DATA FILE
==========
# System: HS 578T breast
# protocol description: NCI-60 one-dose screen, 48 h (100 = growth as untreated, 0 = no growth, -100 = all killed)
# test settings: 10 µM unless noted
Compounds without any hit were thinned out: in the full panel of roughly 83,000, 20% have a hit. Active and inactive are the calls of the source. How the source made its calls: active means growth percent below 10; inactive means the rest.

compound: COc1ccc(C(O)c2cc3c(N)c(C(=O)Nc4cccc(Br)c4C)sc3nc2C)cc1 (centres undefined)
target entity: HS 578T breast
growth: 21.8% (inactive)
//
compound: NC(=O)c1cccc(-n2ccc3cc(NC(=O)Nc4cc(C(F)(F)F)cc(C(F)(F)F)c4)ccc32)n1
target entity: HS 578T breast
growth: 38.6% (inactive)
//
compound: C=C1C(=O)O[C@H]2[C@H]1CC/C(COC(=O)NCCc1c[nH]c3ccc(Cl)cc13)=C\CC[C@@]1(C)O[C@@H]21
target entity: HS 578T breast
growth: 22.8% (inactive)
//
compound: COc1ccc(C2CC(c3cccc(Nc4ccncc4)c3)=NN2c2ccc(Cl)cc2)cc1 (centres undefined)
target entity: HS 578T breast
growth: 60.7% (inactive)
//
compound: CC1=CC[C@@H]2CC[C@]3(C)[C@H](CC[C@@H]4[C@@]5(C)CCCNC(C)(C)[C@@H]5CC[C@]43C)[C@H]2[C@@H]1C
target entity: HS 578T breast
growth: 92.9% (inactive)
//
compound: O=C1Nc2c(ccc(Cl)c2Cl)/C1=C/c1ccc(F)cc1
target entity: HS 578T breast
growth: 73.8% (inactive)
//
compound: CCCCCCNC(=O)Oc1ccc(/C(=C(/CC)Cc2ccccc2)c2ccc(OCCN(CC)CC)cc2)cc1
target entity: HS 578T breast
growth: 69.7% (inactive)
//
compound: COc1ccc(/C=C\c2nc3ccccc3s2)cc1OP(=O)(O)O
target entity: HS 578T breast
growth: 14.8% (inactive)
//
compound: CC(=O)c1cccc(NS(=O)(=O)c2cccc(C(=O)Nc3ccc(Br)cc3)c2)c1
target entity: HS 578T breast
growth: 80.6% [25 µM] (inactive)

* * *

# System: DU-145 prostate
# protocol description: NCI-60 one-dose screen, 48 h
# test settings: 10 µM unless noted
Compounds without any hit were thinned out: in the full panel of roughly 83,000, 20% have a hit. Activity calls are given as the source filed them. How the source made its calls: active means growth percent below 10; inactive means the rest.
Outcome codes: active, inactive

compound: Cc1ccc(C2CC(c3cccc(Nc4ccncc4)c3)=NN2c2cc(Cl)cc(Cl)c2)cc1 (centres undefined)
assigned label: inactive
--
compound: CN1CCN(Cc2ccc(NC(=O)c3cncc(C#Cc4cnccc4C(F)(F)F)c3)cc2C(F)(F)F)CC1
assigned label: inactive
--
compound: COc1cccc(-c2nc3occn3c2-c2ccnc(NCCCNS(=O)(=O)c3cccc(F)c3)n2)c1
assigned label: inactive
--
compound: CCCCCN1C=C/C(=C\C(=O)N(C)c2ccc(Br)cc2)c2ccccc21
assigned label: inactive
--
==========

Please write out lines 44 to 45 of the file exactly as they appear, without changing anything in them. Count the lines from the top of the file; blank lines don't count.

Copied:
Compounds without any hit were thinned out: in the full panel of roughly 83,000, 20% have a hit. Activity calls are given as the source filed them. How the source made its calls: active means growth percent below 10; inactive means the rest.
Outcome codes: active, inactive